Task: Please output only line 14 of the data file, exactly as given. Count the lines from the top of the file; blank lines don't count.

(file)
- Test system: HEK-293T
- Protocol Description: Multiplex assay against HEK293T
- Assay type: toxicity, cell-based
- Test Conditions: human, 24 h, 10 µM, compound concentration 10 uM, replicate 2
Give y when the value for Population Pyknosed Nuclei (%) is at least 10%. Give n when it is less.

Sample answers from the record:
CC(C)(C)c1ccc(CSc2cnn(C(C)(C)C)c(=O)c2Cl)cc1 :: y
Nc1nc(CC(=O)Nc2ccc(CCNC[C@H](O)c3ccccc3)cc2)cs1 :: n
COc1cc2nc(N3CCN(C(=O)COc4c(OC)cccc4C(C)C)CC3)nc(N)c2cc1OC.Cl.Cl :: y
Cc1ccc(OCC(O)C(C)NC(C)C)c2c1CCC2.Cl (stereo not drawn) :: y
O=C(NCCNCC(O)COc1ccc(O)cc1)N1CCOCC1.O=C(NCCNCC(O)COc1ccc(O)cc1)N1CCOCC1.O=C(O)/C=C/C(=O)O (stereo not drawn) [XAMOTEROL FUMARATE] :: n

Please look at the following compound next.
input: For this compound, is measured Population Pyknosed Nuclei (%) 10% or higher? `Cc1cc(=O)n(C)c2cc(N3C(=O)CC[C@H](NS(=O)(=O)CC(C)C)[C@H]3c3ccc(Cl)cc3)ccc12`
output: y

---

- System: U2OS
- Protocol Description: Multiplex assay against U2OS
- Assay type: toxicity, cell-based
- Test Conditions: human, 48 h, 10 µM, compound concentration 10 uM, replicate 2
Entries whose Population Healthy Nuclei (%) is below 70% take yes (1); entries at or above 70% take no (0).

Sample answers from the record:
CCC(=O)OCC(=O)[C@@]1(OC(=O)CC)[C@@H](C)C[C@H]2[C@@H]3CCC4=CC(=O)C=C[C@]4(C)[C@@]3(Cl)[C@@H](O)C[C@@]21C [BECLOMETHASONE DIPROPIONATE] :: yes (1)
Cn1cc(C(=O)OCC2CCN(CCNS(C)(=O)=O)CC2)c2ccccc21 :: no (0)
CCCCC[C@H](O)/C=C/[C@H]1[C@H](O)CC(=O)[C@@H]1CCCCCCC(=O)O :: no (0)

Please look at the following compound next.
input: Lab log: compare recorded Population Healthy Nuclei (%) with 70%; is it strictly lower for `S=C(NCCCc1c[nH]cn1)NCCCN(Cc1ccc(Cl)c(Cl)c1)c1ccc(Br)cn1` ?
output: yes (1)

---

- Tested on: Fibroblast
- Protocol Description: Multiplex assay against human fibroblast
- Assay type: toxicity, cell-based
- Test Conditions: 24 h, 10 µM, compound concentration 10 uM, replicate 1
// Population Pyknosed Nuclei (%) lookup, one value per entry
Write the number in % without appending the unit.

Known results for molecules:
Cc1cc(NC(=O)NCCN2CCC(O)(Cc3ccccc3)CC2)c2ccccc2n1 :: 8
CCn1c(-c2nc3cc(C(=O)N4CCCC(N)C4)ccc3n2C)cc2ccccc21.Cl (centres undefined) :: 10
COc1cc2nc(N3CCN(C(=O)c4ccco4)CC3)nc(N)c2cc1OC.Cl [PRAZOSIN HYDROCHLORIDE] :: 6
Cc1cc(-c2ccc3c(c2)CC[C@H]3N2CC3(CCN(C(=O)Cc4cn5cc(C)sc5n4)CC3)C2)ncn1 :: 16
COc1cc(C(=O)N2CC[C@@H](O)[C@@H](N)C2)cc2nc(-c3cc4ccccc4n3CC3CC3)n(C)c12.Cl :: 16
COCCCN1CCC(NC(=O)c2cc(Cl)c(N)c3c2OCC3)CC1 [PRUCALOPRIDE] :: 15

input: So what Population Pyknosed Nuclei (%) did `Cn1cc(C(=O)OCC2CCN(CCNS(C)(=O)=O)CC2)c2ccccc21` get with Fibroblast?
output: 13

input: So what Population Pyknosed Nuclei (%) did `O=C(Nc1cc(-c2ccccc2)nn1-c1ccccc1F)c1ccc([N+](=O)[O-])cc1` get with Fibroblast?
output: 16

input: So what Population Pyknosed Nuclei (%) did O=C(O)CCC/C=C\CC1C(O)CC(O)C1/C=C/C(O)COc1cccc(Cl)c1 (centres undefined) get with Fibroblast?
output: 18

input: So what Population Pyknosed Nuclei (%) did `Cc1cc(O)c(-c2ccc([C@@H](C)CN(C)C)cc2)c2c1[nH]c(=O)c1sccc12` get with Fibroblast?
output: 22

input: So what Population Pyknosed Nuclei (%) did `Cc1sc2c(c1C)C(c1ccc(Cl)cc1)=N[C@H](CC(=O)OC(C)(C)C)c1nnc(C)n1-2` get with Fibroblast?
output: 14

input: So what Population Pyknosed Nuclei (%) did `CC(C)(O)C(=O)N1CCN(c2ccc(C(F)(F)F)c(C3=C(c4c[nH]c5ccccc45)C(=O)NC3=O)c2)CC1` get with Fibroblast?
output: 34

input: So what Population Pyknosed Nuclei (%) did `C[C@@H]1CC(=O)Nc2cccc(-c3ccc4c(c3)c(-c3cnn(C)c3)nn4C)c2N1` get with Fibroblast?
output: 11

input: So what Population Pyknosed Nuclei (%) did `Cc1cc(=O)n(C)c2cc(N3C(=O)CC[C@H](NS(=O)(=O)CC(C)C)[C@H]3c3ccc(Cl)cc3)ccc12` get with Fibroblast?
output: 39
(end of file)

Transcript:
output: y